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Synopsis

Shakespeare's international status as a literary icon is largely based on his masterful use of the English language, yet beyond Britain his plays and poems are read and performed mainly in translation. Shakespeare and the Language of Translation addresses this apparent contradiction and is the first major survey of its kind.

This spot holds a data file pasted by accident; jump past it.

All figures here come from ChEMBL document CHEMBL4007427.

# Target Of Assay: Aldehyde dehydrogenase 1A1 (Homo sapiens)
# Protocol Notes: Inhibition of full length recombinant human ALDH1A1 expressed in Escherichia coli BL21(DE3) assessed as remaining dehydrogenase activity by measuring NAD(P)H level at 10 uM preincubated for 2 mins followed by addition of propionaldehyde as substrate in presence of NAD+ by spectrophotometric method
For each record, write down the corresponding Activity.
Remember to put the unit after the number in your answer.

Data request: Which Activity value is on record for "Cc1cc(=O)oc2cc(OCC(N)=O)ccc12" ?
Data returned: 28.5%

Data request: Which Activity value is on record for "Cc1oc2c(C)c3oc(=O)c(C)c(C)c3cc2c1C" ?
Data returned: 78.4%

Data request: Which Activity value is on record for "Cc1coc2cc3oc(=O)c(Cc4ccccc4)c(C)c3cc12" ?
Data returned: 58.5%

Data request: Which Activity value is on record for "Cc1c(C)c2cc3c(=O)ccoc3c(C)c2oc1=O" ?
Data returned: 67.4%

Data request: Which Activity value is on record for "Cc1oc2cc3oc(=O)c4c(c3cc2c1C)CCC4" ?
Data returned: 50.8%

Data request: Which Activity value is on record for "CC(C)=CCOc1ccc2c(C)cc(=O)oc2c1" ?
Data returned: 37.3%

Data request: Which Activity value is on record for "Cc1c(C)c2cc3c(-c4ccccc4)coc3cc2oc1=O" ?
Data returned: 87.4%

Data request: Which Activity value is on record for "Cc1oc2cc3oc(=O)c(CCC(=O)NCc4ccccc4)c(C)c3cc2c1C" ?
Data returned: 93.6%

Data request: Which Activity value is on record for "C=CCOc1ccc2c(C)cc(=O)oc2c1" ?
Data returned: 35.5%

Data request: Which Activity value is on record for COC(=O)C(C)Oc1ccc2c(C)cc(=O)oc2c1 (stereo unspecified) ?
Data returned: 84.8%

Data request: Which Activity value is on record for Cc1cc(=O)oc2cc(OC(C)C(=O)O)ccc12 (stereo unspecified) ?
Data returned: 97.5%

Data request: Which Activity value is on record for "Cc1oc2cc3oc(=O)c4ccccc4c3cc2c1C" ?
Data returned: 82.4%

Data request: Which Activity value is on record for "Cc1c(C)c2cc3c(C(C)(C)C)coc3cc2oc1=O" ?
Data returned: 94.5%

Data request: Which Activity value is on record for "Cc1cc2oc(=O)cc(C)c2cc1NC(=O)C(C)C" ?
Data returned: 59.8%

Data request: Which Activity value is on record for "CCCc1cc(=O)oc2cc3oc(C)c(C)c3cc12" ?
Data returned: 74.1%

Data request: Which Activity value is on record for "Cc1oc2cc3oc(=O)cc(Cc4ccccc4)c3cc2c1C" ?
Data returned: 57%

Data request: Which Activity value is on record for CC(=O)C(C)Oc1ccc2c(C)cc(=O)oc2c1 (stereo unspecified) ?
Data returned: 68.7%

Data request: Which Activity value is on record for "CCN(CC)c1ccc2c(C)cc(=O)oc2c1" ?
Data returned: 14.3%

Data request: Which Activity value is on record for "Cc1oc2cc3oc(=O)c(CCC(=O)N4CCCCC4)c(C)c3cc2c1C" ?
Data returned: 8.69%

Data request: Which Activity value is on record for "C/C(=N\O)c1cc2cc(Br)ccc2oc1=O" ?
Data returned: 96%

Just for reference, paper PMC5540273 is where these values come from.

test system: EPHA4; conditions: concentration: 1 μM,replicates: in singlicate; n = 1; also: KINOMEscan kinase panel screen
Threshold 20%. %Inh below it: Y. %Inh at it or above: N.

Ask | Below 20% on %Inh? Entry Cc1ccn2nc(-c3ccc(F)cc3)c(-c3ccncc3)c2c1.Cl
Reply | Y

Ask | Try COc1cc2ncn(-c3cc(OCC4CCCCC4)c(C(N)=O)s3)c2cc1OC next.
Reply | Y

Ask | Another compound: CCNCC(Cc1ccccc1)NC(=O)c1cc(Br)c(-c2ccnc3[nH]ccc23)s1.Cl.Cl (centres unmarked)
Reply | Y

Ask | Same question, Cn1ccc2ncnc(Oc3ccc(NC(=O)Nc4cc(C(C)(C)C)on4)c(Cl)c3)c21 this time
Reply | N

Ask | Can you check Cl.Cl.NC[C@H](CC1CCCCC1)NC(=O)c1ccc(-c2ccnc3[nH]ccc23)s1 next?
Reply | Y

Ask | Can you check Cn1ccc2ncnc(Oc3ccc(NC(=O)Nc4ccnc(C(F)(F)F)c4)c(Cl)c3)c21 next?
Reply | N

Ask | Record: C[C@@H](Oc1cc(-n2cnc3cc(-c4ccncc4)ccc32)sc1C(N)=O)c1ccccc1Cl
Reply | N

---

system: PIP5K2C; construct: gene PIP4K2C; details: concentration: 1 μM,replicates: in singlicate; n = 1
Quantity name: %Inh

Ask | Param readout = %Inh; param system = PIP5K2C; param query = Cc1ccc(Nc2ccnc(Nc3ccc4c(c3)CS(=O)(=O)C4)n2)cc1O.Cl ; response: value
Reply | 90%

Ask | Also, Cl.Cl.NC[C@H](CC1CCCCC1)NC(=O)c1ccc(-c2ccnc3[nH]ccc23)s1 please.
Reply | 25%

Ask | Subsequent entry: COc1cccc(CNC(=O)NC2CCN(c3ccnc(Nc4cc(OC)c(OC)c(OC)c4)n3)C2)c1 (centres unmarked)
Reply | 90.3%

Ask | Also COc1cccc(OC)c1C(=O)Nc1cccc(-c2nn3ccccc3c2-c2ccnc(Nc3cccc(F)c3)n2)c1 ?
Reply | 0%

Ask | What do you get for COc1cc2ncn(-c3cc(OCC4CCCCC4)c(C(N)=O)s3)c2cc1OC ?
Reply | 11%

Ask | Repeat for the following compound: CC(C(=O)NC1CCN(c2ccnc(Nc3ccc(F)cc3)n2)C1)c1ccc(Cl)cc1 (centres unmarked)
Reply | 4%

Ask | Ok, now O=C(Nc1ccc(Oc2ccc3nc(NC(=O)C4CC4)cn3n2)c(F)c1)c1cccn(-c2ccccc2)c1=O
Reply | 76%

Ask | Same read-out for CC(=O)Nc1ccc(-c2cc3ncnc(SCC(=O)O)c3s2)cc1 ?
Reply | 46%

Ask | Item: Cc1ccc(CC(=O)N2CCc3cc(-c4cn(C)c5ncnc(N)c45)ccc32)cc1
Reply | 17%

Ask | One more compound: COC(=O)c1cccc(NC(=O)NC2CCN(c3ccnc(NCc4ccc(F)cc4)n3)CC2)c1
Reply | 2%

Covering the many ways in which the translation of Shakespeare's works is practised and studied from Bulgaria to Japan, South Africa to Germany, it also discusses the translation of Macbeth into Scots and of Romeo and Juliet into British Sign Language. The collection places renderings of Shakespeare's works aimed at the page and the stage in their multiple cultural contexts, including gender, race and nation, as well as personal and postcolonial politics. Shakespeare's impact on nations and cultures all around the world is increasingly a focus for study and debate. As a result, the international performance of Shakespeare and Shakespeare in translation have become areas of growing popularity for both under- and post-graduate study, for which this book provides a valuable companion.

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